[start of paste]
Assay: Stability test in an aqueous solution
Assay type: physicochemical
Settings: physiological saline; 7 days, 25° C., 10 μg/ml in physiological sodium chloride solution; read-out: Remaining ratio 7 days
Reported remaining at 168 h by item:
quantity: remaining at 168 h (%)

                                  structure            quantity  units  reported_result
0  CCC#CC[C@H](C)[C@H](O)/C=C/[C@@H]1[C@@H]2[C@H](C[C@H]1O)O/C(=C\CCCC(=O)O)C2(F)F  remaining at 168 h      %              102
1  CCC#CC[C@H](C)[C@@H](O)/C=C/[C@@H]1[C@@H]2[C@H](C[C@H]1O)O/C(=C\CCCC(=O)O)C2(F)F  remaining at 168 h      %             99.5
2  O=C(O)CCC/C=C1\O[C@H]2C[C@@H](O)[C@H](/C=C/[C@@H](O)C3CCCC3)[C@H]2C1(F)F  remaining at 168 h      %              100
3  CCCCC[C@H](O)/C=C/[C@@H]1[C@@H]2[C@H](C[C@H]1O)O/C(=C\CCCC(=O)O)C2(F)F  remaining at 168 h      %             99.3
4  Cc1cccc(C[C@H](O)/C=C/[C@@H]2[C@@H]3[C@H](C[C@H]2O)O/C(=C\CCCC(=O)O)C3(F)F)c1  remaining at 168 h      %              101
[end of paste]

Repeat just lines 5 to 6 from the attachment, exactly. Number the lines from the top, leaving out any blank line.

quantity: remaining at 168 h (%)

                                  structure            quantity  units  reported_result